Introduction to Criminology
University of Queensland
Area of Study
Taught In English
Course Level Recommendations
ISA offers course level recommendations in an effort to facilitate the determination of course levels by credential evaluators.We advice each institution to have their own credentials evaluator make the final decision regrading course levels.
Host University Units2
Recommended U.S. Semester Credits4
Recommended U.S. Quarter Units6
Hours & Credits
OverviewCourse DescriptionAn overview of the nature of crime in Australia and the different approaches to understanding criminal behaviour. The course seeks to ground students with an understanding of the causes of crime, the major methods for measuring crime, as well as the dominant theoretical perspectives in the field of Criminology.Course IntroductionCRIM1000 provides an overview of the major approaches to understanding criminal behaviour, and how these approaches help us understand and respond to particular crime problems.During this course, we will focus on issues, such as:
This course is designed to broadly survey how we study criminal behaviour, provide insights into different issues studied in criminology, and prepare you (through introducing foundational concepts) for more advanced study in criminology.Learning ObjectivesAfter successfully completing this course you should be able to:
- What is criminology? What is crime?
- How much crime is there in Australia? Who is at most risk of being a victim of crime? How do we measure crime?
- What are the major approaches to explaining crime? What can inhibit criminal behaviour? How does participation in crime change over the lifecourse?
- How might criminological knowledge impact the prevention of crime and the development of crime and justice policies?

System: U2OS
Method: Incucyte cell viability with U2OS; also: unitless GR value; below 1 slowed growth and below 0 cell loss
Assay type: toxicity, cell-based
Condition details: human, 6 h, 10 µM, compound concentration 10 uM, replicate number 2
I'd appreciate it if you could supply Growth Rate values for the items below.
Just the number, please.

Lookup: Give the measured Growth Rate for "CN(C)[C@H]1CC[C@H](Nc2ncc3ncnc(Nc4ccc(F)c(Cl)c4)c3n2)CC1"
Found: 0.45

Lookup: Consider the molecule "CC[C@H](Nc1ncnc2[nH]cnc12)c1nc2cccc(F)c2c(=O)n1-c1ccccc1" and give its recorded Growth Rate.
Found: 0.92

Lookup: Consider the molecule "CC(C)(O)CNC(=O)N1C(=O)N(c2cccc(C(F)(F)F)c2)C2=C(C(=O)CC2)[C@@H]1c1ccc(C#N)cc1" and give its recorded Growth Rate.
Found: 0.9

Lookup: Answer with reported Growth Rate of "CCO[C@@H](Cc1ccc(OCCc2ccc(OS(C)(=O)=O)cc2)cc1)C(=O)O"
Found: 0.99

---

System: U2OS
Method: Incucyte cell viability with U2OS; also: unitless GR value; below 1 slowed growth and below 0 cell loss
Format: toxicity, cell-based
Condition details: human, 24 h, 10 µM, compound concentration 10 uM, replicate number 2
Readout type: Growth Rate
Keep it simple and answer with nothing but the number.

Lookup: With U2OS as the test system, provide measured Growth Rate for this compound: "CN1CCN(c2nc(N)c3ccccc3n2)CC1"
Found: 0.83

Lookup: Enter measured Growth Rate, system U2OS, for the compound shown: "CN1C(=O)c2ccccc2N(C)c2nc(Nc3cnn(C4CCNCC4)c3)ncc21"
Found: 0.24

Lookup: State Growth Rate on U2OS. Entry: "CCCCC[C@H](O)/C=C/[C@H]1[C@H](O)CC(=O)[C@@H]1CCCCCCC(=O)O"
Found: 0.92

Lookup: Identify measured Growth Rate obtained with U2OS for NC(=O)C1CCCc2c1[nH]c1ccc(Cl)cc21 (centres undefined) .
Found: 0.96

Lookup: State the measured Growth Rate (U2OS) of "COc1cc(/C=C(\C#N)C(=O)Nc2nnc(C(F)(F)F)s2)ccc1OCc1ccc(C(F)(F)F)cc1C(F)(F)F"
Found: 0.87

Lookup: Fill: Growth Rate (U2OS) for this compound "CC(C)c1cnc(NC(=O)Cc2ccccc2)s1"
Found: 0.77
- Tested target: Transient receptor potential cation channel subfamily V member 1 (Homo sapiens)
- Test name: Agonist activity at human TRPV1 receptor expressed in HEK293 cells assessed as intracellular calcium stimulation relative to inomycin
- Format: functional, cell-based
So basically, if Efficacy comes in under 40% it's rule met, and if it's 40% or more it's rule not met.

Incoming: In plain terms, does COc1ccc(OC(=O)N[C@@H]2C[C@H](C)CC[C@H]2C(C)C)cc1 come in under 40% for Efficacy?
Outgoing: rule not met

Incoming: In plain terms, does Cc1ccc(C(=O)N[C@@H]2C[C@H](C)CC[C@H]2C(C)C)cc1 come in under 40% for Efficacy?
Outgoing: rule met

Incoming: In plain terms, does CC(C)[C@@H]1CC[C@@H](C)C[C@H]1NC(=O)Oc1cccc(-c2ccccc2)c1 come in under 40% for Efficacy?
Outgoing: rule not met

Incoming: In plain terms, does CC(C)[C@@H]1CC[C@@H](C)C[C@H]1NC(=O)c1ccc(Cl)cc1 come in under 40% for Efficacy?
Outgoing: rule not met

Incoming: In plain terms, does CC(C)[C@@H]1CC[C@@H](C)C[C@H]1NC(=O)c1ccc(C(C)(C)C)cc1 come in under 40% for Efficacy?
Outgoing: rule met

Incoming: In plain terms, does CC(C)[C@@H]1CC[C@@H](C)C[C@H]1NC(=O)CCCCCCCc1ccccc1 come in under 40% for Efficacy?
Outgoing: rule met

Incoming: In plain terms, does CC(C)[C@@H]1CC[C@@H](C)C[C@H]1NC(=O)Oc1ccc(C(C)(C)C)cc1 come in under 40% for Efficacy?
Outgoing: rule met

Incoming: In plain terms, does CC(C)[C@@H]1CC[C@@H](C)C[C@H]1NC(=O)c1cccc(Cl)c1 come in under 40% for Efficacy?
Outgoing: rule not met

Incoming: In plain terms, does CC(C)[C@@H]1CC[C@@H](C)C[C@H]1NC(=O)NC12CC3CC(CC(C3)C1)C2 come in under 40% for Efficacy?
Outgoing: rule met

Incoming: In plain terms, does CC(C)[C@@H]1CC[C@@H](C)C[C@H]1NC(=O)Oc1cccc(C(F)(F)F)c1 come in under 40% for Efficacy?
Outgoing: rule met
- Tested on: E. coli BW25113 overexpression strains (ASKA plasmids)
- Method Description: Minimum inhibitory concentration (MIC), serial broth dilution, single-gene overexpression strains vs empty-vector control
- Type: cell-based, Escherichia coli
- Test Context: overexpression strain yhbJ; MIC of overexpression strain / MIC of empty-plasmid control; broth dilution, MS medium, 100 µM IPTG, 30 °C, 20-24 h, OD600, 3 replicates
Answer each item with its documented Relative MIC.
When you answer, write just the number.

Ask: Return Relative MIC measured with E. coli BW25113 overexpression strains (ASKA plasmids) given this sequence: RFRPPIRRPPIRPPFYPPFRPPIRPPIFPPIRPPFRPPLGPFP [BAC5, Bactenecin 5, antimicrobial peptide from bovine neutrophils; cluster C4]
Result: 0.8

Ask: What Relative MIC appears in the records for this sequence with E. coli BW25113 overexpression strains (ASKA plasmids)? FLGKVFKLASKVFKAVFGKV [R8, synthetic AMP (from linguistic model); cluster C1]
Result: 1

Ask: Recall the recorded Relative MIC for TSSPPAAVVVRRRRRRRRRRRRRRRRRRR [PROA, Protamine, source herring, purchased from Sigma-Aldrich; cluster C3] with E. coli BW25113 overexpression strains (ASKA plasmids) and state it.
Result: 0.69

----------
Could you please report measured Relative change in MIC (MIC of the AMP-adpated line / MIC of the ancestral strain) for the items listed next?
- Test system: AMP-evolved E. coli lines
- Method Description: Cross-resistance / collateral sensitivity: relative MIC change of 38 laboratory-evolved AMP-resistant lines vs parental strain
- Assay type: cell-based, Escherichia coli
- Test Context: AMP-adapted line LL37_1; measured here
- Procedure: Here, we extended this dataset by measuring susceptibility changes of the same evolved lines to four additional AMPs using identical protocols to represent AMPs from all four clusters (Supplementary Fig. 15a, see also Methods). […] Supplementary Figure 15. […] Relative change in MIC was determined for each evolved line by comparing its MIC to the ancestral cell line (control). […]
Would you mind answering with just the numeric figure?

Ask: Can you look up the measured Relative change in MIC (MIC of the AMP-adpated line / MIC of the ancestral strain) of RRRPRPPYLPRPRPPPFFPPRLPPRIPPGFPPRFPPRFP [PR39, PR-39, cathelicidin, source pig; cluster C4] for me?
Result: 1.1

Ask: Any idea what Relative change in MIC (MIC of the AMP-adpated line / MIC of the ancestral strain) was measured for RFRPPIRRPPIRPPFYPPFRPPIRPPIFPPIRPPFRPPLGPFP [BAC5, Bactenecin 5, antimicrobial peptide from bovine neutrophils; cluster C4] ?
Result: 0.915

Class Contact2 Lecture hours, 1 Tutorial hour
- Understand the measurement and distribution of crime
- Understand major theories and concepts that relate to the causes of criminal behaviour
- Have an appreciation for the evolution of criminological thought
- Undertake independent library research utilising academically relevant sources
- Manage information from a wide range of media, including academic sources
- Understand and identify ethical issues and limitations in criminological research
- Review, assess and synthesise theory and policy
- Develop a reasoned, academically informed argument
- Produce assessment that is cogent and structured
- Demonstrate an understanding of the social nature of crime and criminal justice practices
- Appreciate social diversity and inequality and understand their impact on the behaviour and the treatment of individuals and groups
- Work collegially in a small group environment
Courses and course hours of instruction are subject to change.
Eligibility for courses may be subject to a placement exam and/or pre-requisites.
Some courses may require additional fees.
Credits earned vary according to the policies of the students' home institutions. According to ISA policy and possible visa requirements, students must maintain full-time enrollment status, as determined by their home institutions, for the duration of the program.